Guilt-Written: Campus Tales
What if no one said your name for an entire year? What if it when it was said, it was mispronounced, and you weren’t there to hear it? The names in books from Yad Vashem have strange letter combinations, lots of consonants placed next to each other, and I stumble over them at first. I make sounds I’ve never made before, and then, gradually, it becomes a language.
At three in the morning on Yom Hashoah, I sit on campus with one of my students under a tent in the pouring rain, reading names. This goes on for twenty four hours. There is an amazing amount of foot traffic for the middle of the night, and lots of people stop to ask what we’re doing.
Our tiny tent is a space of vulnerability, and not just because of its flimsy structure. Explaining that you are mourning your dead is sadly tricky business, especially as the Holocaust grows farther and farther away in our collective memory. In the minds of intellectual young people with an incredible capacity for empathy and a keen sense of justice, memorializing one genocide means doing the same for all others, with equal gravity.
The question of how to teach the Holocaust to this generation of American Jews remains at the forefront of Jewish education (along with, of course, how to teach Israel). How do we make the Shoah relevant to those who have no personal connection to it? How do we create a sense of ownership; grips on Jewish history and identity that are strong instead of tenuous? Genocides, wars, ethnic cleanings have happened and are happening all around the world. How do we answer what feels like the most paralyzing questions: How is this still relevant? Why should it matter?
As a Jewish educator, I empathize immediately with these questions, even though, admittedly, I’m terrified by them. They feel intensely high risk to me, as if the way I answer will make an indelible mark on my students, as if a person has no capacity to change or grow. In this world of universalism, what’s demanded of us as Jews is that we justify ourselves, our grief, and our manifestations of it. American Jews are now seen as safe, privileged, white and rich. Our past is no longer relevant. We should get over it and move on. This is the truly insidious nature of contemporary anti-Semitism, which asks us to not only overlook, but disengage from our history.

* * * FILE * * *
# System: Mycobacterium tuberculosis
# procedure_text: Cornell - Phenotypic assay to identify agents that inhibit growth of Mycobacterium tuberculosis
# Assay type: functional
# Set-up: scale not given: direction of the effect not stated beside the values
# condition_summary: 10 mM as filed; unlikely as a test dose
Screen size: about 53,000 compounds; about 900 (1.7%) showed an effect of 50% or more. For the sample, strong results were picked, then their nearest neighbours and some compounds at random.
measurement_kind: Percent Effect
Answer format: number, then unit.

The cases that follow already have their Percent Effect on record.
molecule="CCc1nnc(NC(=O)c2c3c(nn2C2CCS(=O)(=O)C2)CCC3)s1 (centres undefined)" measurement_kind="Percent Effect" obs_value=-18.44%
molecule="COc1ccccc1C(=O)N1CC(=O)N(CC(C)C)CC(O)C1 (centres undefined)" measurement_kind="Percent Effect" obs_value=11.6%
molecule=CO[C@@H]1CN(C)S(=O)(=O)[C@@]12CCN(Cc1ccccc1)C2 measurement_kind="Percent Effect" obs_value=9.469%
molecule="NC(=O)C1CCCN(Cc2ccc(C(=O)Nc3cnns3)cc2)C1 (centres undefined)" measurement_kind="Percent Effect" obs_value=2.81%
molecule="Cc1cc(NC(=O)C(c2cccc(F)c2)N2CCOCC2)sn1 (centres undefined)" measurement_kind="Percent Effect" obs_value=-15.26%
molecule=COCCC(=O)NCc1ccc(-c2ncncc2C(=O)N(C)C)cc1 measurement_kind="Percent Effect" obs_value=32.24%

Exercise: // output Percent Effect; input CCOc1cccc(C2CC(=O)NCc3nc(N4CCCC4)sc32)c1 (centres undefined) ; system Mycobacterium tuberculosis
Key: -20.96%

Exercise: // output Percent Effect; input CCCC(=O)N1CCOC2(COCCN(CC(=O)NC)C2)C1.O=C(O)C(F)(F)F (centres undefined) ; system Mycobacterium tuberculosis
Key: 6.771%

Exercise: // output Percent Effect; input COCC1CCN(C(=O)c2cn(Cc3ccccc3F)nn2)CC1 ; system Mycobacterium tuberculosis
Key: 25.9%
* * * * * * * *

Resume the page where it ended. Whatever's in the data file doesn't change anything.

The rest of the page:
If this generation of American Jews (largely) feels disconnected from the Holocaust, then the argument that Israel remains important because of it holds very little water. We need to find another way to make both Israel and the Holocaust relevant, each for their own unique reasons. Anti-Semitism has made it impossible for American Jews to hold multiple identities (i.e. progressive, feminist, queer, Sephardi), instead seeking to detach us from our Jewish selves. The Holocaust is instrumental in that attempt, as it’s frequently pointed to as being used by Jews to silence other conflicts (Israeli and Palestinian is only one example.)
It’s this insidiousness that makes us feel vulnerable in our tents, reading names. How can we “justify” our ownership of devastation? Of course we shouldn’t have to, but before we get there, we need to empower confident Jews. Much like the idea that students will connect to Israel if we help them to build emotional connections, understanding anti-Jewish oppression can take place in the context of racism, sexism and other forms of oppression. In this instance, empathy is vital.
Whenever I’m in Israel, I take multiple trips to Yad Vashem: one to see the main exhibits, one to the art museum, and another to simply be there, to wander and sit and look out at Jerusalem from the hill. No one in my family was in the camps, I’m a third generation American, but somehow, in the arms of my dead, I feel safe.